Hi, my name is George and I’m a second year Andrology trainee at the Shropshire and Mid Wales Fertility Centre. Andrology is a relatively new specialism so there aren’t currently many trainees or fully qualified Andrologists, and it may not be as well-known as other specialities, so hopefully I can give a bit of an insight into what the role involves!
What is Andrology?
Andrology is the branch of science relating to male reproductive health, so the clinical scientist role covers working with male patients struggling with infertility, preserving male fertility for those who may become infertile in the future, and dealing with sperm donation, which is a vital resource for those who cannot produce or use their own sperm. It is a varied role, so tasks may be different from day-to-day and different clinics may place difference emphasis on each of the areas within the field depending on their clinical workload.
Fertility treatment has been an established medical specialism for over four decades, yet many people are unaware of what it entails, and the role clinical and non-clinical staff play. An IVF clinic combines the skill sets of consultants, specialist nurses, and scientists to assist couples trying to conceive. The latter is where I come in. Hi! My name is Laurie-Anne, and I am a second-year Embryology trainee (Reproductive Science) at University Hospitals Coventry and Warwickshire NHS Trust. I’m going to show you what a day in the life of an Embryologist is like and how we contribute to fertility treatment.
My name is Holly and I’m a first year Medical Physics trainee specialising in Radiotherapy, across Suffolk and Essex. I first heard about the STP in a careers lecture during year 1 of my undergraduate degree and began preparing to apply virtually as I left the hall. Hopefully this post will give a little insight (and hope) for entrance to the STP and what to expect once you reach the flip side
Before too much waffle I just wanted to say when I began my application to the STP, I felt like I may as well have been applying to be an Olympic sprinter (I reckon I’ve ran successfully about a 2km total in my entire life). I applied with an undergraduate physics degree from a smaller university, and my work experience was serving chips, so it goes without saying if I can do it, you certainly can.
Application and Interview
For anyone who is a skim reader, here are my main tips beyond your long-listing:
International Women’s Day (IWD) evolved from the universal suffrage movement that originated in New Zealand, and was the catalyst for movements in North America and Europe in the early 20th century. It is recognized throughout the world in a diverse range of ways, however became ‘official’ in 1975 when the United Nations began celebrating it. To commemorate IWD in 2022 we are shining a light on some current and past STP trainees. We asked them a range of questions to find out what inspired them to pursue a career in STEM (Science, Technology, Engineering, Mathematics).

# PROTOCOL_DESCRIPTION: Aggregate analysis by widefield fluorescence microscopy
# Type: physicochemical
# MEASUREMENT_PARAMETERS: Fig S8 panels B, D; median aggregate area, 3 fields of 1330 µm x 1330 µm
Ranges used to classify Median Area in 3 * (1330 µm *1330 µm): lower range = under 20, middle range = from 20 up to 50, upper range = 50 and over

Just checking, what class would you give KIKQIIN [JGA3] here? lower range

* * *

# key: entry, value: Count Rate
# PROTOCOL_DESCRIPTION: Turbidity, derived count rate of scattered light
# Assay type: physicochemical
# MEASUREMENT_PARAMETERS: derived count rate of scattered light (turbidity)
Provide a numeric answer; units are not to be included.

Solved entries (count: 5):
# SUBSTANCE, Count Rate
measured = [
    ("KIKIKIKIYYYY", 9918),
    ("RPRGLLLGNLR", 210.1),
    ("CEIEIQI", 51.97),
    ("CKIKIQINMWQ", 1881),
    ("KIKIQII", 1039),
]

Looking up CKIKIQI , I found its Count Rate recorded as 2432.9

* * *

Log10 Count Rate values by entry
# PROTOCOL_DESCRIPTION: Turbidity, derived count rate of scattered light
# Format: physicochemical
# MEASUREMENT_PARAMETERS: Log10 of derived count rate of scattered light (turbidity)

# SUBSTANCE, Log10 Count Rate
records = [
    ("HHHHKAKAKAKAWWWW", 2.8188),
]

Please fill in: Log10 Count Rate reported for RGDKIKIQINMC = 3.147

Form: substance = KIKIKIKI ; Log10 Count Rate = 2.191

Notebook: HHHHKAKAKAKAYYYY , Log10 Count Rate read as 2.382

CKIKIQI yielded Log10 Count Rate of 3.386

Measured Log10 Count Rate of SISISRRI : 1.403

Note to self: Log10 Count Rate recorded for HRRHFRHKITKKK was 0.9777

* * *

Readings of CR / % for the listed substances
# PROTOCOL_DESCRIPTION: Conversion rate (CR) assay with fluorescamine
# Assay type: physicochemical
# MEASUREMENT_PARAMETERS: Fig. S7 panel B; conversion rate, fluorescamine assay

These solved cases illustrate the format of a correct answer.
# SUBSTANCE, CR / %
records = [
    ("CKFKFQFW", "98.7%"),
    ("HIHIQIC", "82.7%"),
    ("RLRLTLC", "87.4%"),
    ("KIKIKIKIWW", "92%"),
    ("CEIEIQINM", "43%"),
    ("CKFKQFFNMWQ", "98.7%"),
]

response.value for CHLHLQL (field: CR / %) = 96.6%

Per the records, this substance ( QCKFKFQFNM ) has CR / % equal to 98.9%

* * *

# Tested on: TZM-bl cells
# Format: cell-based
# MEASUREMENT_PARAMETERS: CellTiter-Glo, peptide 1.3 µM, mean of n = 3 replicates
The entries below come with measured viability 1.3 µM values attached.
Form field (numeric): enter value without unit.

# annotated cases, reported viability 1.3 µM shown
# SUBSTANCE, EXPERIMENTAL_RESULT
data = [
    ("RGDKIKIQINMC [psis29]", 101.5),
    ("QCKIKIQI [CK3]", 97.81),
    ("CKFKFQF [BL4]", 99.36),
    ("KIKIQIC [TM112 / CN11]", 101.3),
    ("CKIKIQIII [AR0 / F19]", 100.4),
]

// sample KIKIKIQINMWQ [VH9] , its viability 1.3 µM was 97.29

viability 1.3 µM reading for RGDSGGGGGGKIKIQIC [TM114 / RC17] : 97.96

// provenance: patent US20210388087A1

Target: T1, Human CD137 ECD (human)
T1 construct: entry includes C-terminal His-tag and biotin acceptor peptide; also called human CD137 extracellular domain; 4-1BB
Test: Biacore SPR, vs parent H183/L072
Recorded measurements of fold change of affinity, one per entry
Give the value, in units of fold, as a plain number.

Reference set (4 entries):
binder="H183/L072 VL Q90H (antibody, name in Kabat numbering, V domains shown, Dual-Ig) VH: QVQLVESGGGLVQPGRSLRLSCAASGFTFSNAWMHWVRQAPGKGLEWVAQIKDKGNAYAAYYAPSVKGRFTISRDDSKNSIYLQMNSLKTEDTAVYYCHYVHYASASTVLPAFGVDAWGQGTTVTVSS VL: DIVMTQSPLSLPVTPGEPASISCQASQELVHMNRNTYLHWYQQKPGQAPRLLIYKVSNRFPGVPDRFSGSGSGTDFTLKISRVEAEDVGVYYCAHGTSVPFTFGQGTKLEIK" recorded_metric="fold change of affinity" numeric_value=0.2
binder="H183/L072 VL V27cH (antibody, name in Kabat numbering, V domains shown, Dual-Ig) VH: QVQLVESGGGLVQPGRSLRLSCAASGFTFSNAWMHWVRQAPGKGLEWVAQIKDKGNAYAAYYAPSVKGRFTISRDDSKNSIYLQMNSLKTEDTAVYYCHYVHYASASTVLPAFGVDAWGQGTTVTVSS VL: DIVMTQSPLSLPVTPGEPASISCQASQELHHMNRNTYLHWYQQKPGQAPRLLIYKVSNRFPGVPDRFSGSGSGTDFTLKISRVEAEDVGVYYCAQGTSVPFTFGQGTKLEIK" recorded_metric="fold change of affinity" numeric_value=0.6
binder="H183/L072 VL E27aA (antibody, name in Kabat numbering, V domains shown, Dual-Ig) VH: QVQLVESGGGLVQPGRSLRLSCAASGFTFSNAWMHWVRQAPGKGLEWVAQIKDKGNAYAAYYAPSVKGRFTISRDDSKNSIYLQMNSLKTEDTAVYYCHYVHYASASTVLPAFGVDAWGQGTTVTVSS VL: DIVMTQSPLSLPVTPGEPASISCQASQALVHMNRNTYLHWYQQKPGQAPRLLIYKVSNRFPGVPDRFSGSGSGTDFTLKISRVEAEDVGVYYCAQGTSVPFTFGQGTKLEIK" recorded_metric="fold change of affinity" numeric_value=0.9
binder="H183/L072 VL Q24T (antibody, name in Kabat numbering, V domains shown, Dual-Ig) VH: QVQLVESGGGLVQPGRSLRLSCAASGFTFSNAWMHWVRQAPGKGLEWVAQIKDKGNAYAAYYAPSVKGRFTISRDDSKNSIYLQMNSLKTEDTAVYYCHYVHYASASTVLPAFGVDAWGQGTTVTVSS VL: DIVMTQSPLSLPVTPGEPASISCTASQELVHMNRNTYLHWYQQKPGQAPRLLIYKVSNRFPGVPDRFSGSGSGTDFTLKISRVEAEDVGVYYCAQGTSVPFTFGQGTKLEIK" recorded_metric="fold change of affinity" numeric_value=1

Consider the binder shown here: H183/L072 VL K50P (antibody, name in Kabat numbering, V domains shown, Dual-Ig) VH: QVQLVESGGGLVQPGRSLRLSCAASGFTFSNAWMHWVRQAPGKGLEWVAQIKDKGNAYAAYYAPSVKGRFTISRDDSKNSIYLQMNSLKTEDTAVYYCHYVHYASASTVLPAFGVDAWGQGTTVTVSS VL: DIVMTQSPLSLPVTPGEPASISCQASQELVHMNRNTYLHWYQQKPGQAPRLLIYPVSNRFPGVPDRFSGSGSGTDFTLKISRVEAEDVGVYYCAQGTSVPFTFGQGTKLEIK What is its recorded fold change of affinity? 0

Hi, my name is Linda and I’m a third year STP trainee in Ophthalmic and Vision Science (OVS) at Great Ormond Street Hospital for Children NHS Foundation Trust. While we may not be one of the larger specialisms out there, we have a vital role to play in patient care. After all, vision is one of the most fundamental ways we experience the world, and the eye is a window into the brain and body! For those considering starting their journey with clinical science, hopefully I can provide an eye-opening insight (see what I did there?) into the ‘What’, ‘Why’ and ‘How’ of OVS.
Hello! My name is Alick and I’m a second year Medical Physics trainee with Liverpool University Hospitals NHS FT, specialising in Radiotherapy at the Clatterbridge Cancer Centre. I initially started the STP with an undefined specialism, which meant that I chose my specialism after completing first year rotations in the different strands of Medical Physics: Radiotherapy, Imaging with Ionising Radiation, Imaging with Non-Ionising Radiation and Radiation Safety. This blog post will cover the pathway of a radiotherapy patient, from immediately after the diagnosis through to treatment. Hopefully I’ll be able to convey the important role that physics plays along the way, as well as why I chose to specialise in radiotherapy!
Biochemistry sounds like a complicated subject, but simply studying the chemical components of the body can have a huge impact on the diagnosis and treatment of a wide range of diseases a patient may have. I’m Tom, a first year STP student specialising in Clinical Biochemistry. I joined the STP fresh out of my undergraduate degree. Before starting university, I didn’t have a career plan set in mind, I just wanted to do what I enjoyed most through my A-levels which was biology and chemistry. And now I’m very fortunate to be on a programme where I can use my knowledge to improve patients’ lives.
Hello! I’m a second year STP trainee on the Medical Physics (undefined) stream – undefined just means that I’ll choose what I specialise in after having completed my rotations in Radiotherapy, Radiation Safety, Imaging with Non Ionising Radiation and Imaging with Ionising Radiation.